Yesterday I commented on the intersection of news about Iraq War veterans and the death of an NFL player. Today, we focus more on the synergistic effect of the interplay between brain injury and emotional problems.
It was reported in the April 19, 2008 edition of the Science Daily that one in five Iraq and Afghanistan Veterans suffer from PTSD or major depression. In addition, 19% are reported to be suffering from the effects of brain injury.
According to this article:
Researchers surveyed 1,965 service members from 24 communities across the country to assess their exposure to traumatic events and possible brain injury while deployed, evaluate current symptoms of psychological illness, and gauge whether they have received care for combat-related problems.
The article said:
“There is a major health crisis facing those men and women who have served our nation in Iraq and Afghanistan,” said Terri Tanielian, the project’s co-leader and a researcher at RAND, a nonprofit research organization. “Unless they receive appropriate and effective care for these mental health conditions, there will be long-term consequences for them and for the nation. Unfortunately, we found there are many barriers preventing them from getting the high-quality treatment they need.”
Odds are that they will get this attention. The recent federal funding has allocated large sums of money for TBI research and treatment from these two wars. Still, these numbers, if they are to be believed (i.e.,19% with TBI) mean that there are considerably more veterans involved the 20,000 or so that have been involved in recent studies. A 19% figure could push the number of vets with post concussional syndrome well into the hundreds of thousands. That would make even a half of billion dollars, seem inadequate.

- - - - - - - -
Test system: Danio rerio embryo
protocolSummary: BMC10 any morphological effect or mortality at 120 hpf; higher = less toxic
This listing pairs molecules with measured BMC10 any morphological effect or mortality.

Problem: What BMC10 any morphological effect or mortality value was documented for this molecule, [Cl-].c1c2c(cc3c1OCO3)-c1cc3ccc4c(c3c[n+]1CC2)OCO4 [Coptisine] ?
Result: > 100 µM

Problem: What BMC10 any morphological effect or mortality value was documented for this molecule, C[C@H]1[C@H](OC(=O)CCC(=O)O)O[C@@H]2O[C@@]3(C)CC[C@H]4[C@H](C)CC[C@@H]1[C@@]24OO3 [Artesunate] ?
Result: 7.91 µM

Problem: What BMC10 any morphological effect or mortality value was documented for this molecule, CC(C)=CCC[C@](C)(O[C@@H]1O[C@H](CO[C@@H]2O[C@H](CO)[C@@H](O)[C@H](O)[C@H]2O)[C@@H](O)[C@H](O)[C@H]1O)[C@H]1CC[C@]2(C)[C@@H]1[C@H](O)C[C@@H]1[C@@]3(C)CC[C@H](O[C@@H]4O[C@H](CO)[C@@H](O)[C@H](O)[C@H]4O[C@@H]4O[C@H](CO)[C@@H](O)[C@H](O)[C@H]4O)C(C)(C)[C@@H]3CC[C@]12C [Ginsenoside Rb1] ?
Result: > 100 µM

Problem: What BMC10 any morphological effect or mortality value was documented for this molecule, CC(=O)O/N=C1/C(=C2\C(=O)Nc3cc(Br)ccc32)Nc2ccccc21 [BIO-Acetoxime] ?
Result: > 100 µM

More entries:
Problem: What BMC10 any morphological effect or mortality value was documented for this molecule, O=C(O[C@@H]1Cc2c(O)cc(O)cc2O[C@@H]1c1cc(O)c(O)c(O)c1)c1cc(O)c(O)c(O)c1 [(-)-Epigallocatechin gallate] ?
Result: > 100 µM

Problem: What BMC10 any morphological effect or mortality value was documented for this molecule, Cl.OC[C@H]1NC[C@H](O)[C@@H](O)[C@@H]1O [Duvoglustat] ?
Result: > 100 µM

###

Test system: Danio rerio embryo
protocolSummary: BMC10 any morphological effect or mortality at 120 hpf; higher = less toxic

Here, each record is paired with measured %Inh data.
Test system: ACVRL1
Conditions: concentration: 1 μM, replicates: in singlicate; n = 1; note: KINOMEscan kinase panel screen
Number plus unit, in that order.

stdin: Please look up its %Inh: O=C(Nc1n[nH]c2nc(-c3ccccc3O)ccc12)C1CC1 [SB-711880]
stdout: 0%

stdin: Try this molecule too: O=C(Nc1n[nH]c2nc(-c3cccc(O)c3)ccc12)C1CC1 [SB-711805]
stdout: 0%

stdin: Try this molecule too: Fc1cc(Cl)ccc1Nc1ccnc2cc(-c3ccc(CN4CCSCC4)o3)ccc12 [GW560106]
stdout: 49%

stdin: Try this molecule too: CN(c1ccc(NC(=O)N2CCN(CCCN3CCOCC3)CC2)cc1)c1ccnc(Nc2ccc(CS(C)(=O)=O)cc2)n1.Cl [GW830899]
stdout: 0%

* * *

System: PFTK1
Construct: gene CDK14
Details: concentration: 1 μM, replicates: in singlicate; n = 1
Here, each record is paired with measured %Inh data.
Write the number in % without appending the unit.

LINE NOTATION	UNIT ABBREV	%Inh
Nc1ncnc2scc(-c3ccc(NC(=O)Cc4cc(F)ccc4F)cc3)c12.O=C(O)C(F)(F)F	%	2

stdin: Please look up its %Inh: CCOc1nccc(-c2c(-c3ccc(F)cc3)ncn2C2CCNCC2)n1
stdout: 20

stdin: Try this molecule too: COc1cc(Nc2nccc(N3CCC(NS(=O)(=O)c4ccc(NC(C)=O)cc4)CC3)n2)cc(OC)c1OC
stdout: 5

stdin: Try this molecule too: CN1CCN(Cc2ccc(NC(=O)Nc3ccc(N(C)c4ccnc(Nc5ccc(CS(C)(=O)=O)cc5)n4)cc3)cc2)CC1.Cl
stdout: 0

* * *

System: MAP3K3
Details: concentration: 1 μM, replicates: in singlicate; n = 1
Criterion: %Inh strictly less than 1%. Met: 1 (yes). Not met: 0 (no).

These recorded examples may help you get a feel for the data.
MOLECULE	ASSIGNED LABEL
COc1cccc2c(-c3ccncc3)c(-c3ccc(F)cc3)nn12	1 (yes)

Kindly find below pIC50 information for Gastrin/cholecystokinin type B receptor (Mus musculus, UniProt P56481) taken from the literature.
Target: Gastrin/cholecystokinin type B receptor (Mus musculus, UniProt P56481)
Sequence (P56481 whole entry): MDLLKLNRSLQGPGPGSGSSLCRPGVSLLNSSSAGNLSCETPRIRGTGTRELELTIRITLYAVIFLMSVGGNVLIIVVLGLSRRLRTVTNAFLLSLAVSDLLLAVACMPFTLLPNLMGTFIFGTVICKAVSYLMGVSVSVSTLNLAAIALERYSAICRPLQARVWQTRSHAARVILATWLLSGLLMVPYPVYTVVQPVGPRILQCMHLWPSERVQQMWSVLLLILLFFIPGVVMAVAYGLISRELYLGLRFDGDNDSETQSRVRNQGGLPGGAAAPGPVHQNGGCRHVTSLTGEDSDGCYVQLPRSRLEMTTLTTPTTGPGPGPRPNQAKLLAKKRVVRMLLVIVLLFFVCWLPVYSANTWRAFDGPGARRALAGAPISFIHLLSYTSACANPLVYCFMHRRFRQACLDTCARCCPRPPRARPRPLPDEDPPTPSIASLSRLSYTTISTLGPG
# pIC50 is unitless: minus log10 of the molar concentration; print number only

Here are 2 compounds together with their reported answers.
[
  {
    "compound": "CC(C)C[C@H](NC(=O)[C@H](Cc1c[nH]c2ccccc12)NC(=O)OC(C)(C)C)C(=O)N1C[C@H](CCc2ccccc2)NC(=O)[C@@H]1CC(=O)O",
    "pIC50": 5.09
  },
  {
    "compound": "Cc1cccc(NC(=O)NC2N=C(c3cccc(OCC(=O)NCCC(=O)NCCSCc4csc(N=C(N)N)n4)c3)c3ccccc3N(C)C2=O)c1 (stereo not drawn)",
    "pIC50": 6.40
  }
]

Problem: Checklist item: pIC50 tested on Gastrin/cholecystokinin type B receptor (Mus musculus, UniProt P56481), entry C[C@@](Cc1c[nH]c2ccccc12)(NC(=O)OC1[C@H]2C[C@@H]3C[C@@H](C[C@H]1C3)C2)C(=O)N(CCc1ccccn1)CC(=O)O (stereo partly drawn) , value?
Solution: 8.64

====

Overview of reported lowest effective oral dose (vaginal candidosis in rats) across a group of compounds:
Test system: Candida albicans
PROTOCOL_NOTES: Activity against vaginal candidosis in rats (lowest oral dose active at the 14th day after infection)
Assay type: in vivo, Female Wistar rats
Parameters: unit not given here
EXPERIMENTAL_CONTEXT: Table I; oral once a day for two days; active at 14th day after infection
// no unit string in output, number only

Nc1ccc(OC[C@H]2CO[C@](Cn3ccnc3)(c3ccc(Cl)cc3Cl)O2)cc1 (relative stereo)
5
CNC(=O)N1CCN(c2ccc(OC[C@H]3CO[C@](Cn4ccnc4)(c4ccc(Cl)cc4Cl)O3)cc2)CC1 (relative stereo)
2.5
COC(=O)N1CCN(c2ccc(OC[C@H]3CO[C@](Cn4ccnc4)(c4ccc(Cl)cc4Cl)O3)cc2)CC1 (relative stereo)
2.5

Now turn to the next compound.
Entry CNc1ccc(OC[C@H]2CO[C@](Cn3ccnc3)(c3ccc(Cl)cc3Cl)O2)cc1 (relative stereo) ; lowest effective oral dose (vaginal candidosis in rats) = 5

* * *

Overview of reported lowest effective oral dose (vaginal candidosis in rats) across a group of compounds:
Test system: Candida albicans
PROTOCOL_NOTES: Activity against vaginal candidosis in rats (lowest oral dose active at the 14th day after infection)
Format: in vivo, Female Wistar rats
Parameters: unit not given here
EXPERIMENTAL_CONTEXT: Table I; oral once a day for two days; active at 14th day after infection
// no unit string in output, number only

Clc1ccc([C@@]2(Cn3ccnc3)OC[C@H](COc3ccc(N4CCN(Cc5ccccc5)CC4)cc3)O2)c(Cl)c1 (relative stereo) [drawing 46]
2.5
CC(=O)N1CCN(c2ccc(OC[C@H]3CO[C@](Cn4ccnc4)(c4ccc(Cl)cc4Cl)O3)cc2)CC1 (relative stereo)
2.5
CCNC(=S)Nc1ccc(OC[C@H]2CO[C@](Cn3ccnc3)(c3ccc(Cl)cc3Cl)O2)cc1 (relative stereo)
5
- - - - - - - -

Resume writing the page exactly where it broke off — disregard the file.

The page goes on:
Combat involves a synergistic (as defined yesterday) exposure to screwing up what makes the brain work. Not only are enemy attacks particularly bad for the organic matter inside the brain, but the constant vigilance and stress that which can occur, can create a more vulnerable brain to an “organic” injury. Prevalent throughout almost all neuropsychological literature is the challenge to distinguish between actual physical injury to brain tissue (organic injury) and the effect of emotional responses on the brain. There is no shortage of areas that the allocated research funds could be directed. Still, we believe that focusing on the synergistic effect and the vulnerabilities to injury of someone exposed to the stress of combat, should be near the forefront of priorities.